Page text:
'Buses, Bankers & the Beer of Revenge', a collection of Justin Pollard's 'Eccentric Engineer' columns, is set to be released by the IET. Vitali Vitaliev, co-creator and first editor of the column, talks to him about eccentricity, engineering, history, Cate Blanchett and the ideas behind his popular E&T page.
Vitali Vitaliev: 'Buses, Bankers & the Beer of Revenge' is a rather unusual, if nicely alliterated, title. Can you explain it please?
Justin Pollard: You're right, it is all about alliteration. Buses, beer and bankers all feature in different columns included in the book, and they all begin with "b"...
VV: There are plenty of other words beginning with this letter, such as, say, "best", "brilliant", but also... "boring"...
JP: I know what you mean, but let me point out that the main idea of the column is to try and explain, particularly to engineers themselves, why engineering is NOT boring.
The people who often do the worst job of promoting their own subject are engineers. It's usual to be rude about other people's professions. The strange thing about engineers is how rude they can be about their own. So my aim was to come up with amazing stories of successes and failures from all over engineering history to explain why engineering is important - simply because we live in an engineered world.
VV: This is all very nice, but where does beer come into the picture?
JP: 'The Beer of Revenge' is the title of one of the columns in the book. It is also one of the great engineering stories of all time originating, curiously, from Louis Pasteur, who was actually a biochemist.
He had an extraordinary hatred for the Prussians, mainly due to the Franco-Prussian war in which they invaded his country, France, and the work in his laboratory had to stop. In revenge, Pasteur insisted that all his academic papers had the words 'destroy Prussia' printed in them, which was slightly, er, eccentric. He also decided to personally destroy Prussia's economy by giving away all the secrets of how they made lager. So he put aside all the work he was doing on vaccination, anthrax and saving the world and worked out exactly what was in the German beer that made it turn into lager and not ale. He then wrote a book about it which he gave away for free to everyone in Europe, except for the Germans.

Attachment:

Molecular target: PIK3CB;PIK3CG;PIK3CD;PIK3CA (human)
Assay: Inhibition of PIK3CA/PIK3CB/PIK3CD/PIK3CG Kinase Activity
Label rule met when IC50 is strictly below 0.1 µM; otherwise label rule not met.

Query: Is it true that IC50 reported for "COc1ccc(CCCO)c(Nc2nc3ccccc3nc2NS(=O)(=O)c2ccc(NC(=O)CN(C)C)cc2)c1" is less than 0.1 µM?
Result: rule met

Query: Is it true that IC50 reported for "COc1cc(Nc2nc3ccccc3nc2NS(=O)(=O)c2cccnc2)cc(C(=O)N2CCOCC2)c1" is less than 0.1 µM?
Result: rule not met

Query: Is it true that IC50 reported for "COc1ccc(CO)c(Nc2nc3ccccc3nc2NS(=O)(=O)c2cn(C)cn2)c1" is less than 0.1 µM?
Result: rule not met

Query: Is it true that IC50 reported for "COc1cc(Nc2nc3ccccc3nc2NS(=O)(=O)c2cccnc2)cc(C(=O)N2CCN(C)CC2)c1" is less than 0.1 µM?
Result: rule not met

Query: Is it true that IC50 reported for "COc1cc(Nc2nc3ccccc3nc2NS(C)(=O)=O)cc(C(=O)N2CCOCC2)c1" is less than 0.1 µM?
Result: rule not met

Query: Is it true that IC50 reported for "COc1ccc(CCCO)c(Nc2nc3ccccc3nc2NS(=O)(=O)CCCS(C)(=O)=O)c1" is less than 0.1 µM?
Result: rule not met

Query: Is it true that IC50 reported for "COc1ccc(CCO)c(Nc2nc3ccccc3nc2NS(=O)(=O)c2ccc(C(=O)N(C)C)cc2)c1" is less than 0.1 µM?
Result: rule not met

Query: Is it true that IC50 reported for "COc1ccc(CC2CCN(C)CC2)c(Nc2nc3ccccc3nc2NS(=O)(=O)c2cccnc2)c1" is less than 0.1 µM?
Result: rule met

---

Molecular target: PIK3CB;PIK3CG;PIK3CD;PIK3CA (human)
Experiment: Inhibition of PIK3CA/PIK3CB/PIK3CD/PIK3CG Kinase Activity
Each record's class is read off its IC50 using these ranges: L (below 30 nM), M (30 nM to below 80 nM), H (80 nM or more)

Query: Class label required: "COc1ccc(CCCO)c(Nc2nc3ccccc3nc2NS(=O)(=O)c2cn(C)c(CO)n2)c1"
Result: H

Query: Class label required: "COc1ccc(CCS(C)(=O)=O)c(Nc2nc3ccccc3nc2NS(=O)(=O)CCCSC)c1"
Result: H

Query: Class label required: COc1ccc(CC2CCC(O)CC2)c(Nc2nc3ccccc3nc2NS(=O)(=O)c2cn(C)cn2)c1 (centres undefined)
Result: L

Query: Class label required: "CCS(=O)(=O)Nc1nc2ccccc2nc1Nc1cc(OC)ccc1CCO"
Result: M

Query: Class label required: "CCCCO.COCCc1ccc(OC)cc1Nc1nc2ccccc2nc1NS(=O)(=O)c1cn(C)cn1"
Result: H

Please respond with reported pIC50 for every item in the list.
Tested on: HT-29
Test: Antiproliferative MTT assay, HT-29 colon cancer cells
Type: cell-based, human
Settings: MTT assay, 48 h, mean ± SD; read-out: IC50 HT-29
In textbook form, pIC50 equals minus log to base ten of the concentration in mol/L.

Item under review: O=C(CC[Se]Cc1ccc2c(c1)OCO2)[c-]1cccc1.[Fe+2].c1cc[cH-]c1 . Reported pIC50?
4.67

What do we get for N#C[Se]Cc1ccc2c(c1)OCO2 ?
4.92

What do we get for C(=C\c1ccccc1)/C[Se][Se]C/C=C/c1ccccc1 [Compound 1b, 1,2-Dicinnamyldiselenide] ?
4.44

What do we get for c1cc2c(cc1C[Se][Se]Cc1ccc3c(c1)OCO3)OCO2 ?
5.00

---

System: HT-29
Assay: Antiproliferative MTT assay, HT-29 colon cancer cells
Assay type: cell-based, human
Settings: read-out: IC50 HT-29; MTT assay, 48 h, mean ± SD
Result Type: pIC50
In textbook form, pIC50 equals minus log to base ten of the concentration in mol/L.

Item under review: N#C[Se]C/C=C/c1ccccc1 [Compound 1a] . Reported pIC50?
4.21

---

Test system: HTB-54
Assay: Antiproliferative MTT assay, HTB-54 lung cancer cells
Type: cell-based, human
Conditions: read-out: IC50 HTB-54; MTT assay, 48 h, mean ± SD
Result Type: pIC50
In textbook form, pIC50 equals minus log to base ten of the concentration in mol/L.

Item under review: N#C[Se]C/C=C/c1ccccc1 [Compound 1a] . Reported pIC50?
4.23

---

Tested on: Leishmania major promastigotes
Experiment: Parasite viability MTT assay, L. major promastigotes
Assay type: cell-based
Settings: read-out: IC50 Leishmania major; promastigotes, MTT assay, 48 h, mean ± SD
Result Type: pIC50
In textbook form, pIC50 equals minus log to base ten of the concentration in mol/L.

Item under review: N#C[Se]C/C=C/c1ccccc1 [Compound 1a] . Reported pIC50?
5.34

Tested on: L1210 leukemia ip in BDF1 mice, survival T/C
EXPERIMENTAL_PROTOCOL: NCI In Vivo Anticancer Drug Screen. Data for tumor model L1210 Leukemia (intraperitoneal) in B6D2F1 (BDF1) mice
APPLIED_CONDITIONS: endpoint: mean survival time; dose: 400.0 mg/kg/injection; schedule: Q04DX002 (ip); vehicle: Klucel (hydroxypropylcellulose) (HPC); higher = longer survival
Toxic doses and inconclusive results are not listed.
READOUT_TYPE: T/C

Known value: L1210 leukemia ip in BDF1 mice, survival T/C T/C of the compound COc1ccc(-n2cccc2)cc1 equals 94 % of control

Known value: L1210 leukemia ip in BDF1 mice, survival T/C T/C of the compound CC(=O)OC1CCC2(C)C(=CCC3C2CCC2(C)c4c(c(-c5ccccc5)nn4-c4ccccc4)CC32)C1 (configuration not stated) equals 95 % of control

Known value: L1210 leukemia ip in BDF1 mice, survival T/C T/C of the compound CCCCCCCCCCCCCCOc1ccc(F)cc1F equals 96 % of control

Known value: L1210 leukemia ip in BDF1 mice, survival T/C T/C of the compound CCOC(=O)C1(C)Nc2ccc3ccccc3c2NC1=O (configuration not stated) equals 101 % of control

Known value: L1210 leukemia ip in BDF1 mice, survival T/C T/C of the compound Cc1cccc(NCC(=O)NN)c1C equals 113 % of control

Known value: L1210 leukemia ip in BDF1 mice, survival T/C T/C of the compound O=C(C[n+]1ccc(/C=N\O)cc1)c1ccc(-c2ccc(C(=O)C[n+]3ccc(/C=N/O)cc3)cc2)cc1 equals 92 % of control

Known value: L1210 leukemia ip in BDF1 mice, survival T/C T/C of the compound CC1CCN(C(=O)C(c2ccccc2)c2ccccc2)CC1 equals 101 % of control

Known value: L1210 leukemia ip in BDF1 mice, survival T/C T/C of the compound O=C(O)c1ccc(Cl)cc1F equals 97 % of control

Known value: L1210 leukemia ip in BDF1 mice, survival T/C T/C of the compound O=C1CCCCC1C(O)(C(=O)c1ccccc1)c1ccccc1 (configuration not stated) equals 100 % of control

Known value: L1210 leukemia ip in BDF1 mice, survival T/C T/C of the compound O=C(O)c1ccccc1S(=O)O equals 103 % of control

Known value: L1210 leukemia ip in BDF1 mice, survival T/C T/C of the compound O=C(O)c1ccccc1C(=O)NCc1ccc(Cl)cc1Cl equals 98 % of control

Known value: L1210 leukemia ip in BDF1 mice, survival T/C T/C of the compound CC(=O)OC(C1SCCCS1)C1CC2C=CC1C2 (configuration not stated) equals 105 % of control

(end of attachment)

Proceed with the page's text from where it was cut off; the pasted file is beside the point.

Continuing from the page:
He made sure that the book was never translated into German and went on a tour telling everyone else how to make lager, most famously going to Whitbread in the UK and to Carlsberg in Denmark. He taught the Danes how to make lager in the hope that they would destroy the Prussian Empire.
VV: Did it work?
JP: No, Germany is still there today. But Pasteur certainly had a profound effect on the German brewing industry, one of the consequences of which was that many a German brewery no longer in operation turned their attention to making acetone, which, as you know, you need for cordite. And cordite is what you need for shells, and shells were what Germany needed at the time as they were about to declare war on France again. So it backfired... in the true sense of the word.
VV: Where and how do you find themes for your column?
JP: The great thing about 'Eccentric Engineer' is that nothing is proscribed. You don't have to write about this subject or that subject, this period or that period. It can be anything.
I don't ever sit down and think: right, I'm going to do a list of what my next 10 columns are going to be about. I just carry around a notepad and write down things I see while on a train, say, wondering how they work. And later, at home, I discover that there is an extraordinary story behind most of them. It could be how the bogeys on a train work or how they put timetables together... anything is an inspiration really.